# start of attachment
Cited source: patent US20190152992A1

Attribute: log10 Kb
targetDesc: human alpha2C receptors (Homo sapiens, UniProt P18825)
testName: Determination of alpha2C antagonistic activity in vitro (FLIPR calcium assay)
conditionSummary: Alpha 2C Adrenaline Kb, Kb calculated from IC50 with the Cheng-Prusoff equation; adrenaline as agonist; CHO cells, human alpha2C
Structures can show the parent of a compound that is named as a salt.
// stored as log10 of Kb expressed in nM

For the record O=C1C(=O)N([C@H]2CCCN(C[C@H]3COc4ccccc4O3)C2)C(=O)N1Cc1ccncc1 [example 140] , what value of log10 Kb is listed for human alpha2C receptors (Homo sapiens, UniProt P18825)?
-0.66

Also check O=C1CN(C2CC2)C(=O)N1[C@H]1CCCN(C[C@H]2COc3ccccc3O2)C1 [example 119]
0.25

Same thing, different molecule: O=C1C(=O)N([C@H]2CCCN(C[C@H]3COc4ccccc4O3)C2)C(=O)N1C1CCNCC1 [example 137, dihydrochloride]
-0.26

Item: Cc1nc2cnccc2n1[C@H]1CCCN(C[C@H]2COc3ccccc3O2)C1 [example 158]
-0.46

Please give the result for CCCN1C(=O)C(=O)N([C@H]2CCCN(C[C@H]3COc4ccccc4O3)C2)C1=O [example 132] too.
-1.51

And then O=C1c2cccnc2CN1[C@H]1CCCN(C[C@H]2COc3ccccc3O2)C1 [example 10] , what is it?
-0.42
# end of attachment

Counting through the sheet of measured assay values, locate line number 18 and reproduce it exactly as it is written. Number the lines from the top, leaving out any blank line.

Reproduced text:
And then O=C1c2cccnc2CN1[C@H]1CCCN(C[C@H]2COc3ccccc3O2)C1 [example 10] , what is it?